What do you do with your printer toners after they run out of ink?
For most of us, it’s straight to the trash for these spent cartridges. But did you know that they can be recycled and re-made into useful products?
To encourage such a practice, five major printer brands – Brother, Canon, Dell, Epson, and Lexmark – have come together in a joint initiative to offer collection points for these used inks and toners.
Called Project Homecoming, the initiative is supported by the National Environment Agency (NEA) and National Library Board (NLB). The collection boxes will be placed at public libraries island-wide, starting immediately at these 13 branches:
1. Ang Mo Kio Public Library
2. Bedok Public Library
3. Bishan Public Library
4. Bukit Merah Public Library
5. Geylang East Public Library
6. Jurong Regional Library
7. Jurong West Public Library
8. Marine Parade Public Library
9. National Library Building
10. Queenstown Public Library
11. Tampines Regional Library
12. Toa Payoh Public Library
13. Woodlands Regional Library
Ink and toner cartridges of any brand, not just the five companies behind the initiative, can be deposited in the boxes.
Joseph Hui, Deputy CEO of NEA, lauded Project Homecoming as an “exemplary initiative”.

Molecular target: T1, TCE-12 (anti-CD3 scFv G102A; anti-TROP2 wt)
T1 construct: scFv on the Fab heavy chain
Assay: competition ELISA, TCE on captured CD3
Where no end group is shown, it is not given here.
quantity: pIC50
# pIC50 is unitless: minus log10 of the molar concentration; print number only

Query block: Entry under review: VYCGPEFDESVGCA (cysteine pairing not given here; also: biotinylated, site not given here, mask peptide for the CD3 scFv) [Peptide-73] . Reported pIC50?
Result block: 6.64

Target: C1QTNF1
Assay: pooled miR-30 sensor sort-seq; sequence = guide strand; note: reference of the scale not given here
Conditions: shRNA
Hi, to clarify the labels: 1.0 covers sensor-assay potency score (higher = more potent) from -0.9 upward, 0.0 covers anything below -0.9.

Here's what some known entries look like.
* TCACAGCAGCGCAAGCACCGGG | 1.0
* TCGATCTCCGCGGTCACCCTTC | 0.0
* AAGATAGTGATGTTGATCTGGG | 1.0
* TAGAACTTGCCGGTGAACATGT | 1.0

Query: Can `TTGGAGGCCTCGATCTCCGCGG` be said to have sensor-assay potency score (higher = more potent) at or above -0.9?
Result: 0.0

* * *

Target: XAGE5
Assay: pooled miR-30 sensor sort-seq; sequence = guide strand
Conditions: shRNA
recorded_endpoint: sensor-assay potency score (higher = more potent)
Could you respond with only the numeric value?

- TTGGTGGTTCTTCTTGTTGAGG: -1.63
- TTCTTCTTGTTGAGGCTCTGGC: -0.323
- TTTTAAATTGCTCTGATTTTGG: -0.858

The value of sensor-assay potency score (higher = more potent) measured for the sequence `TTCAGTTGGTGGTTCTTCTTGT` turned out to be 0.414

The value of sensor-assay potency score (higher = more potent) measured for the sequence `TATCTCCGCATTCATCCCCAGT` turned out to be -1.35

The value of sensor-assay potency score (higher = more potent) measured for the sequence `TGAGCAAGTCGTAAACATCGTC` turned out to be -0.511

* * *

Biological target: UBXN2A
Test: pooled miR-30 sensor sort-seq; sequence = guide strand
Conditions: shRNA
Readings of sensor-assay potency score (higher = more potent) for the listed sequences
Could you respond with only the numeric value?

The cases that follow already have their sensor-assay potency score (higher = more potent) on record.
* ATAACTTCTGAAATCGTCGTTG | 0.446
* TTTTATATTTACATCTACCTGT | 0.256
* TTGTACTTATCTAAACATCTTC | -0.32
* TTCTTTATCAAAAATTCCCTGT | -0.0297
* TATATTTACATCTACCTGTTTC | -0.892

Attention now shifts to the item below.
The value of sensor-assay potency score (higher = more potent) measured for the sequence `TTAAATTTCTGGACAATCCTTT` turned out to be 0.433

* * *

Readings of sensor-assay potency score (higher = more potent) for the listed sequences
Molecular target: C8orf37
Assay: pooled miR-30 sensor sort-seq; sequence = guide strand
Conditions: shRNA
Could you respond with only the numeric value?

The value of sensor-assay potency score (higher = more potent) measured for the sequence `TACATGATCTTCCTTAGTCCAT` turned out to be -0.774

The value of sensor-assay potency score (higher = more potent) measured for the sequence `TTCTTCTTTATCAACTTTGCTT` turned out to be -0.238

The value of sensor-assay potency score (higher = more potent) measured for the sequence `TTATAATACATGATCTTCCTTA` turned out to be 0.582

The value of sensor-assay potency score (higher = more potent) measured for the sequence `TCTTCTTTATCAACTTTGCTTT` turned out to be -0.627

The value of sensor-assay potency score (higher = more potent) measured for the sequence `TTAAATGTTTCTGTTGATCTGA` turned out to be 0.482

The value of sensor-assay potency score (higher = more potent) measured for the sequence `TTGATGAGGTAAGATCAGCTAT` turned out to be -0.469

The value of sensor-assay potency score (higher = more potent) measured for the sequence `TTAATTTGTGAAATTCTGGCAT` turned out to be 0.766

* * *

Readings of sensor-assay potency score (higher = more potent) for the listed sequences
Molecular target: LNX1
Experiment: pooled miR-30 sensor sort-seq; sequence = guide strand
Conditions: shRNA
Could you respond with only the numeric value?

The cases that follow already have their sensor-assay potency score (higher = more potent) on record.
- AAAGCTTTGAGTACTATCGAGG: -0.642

“Together with the support of the community, we hope to see more organizations promote waste reduction, reuse and recycling and to form partnerships where common sustainability objectives can be found.” Hui said.
Recycling vendors will collect the used cartridges and break down recyclable parts, including plastics and metal. These can then be fashioned into new products, such as stationery, tables and chairs, and even eco-friendly bags.
Project Homecoming is the first international expansion of its successful Japanese counterpart, called Ink Cartridge Satogaeri (literally “homecoming”), which has been running for three years. As of February 2011, there are more than 1,000 collection points spread throughout Japan.
The next time you head down to the public libraries listed above, keep an eye out for these boxes:
There are actually about 5000 collection points in Japan for their version of this project. 1400 in government offices (which the Canon report details) but also 3600 points in Japan Post offices all over the country as well. Anyway, hope the Singapore Project Homecoming meets with similar success.